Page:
POSTED: Tuesday, March 13, 2012 - 9:32am
UPDATED: Tuesday, March 13, 2012 - 9:36am
STATE OF TEXAS — The U.S. Justice Department rejected the controversial Texas voter identification law that would have required residents to produce a photo ID in order to vote.
The burden of proof was on the state to show that the law was not discriminatory and the Justice Department found that the law would have unfairly restricted the voting rights of minorities. The ruling from the department was hailed by Cameron County Vice Chairman Jared Hockema as just, "The positives are access to voting is preserved, the barrier to voting has been struck down, access to voting is preserved. What really is at stake to me is the integrity of the elections the integrity to our democracy. Will everyone, regardless of their circumstance, regardless of their race, have the same right to go in and cast their vote. Will they have that right and that's what's at stake and today the Justice Department came down in favor of that."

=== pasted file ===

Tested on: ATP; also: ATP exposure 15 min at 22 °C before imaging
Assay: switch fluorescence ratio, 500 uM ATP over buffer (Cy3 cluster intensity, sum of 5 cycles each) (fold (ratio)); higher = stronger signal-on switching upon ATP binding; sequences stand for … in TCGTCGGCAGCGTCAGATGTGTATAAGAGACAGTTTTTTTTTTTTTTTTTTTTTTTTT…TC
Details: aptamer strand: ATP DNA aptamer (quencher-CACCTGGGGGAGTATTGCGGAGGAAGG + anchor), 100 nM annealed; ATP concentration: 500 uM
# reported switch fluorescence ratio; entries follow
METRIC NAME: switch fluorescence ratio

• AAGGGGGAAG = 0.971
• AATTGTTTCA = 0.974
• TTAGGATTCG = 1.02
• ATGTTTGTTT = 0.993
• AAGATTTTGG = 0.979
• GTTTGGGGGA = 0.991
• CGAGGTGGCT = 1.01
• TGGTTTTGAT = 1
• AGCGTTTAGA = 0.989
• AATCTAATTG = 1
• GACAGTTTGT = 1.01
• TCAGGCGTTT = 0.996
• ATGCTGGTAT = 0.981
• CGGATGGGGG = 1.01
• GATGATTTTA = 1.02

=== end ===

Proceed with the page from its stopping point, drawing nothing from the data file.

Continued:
Under the federal voting rights act, Texas is one of fifteen states that must have Justice Department approval for any changes in the voting law.